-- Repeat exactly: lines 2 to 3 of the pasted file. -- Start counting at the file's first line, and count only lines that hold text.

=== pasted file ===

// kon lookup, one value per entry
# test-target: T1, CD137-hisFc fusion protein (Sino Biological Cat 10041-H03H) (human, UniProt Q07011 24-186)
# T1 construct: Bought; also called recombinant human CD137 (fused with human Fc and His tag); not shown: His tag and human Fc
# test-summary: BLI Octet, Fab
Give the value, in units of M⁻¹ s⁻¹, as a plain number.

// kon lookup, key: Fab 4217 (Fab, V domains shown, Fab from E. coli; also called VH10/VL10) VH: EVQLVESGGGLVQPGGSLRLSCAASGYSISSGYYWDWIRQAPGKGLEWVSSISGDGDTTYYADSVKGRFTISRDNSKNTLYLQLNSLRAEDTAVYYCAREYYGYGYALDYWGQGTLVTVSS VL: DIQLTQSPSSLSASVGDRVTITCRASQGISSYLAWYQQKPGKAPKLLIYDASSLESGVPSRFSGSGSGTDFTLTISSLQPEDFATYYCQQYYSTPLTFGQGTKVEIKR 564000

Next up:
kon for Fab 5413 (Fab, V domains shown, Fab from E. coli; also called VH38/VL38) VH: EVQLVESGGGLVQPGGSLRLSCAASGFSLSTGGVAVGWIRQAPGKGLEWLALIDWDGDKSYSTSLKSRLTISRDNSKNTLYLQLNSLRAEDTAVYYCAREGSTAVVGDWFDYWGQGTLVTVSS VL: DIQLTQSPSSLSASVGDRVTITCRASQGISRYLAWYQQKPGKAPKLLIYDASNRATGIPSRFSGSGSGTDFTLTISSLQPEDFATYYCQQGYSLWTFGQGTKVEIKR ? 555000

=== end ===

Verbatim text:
# test-target: T1, CD137-hisFc fusion protein (Sino Biological Cat 10041-H03H) (human, UniProt Q07011 24-186)
# T1 construct: Bought; also called recombinant human CD137 (fused with human Fc and His tag); not shown: His tag and human Fc